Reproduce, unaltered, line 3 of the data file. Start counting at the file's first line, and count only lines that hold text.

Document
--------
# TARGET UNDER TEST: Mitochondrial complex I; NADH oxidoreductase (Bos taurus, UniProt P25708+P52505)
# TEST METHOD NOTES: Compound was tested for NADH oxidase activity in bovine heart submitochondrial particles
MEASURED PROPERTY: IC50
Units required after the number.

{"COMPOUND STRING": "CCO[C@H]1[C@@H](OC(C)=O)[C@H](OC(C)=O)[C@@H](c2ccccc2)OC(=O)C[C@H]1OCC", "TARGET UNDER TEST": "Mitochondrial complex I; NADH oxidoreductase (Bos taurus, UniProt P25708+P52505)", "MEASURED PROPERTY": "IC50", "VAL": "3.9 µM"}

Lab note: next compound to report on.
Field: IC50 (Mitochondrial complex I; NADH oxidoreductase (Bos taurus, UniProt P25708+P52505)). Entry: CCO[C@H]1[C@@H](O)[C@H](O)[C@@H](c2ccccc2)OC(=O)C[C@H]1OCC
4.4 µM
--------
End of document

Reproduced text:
MEASURED PROPERTY: IC50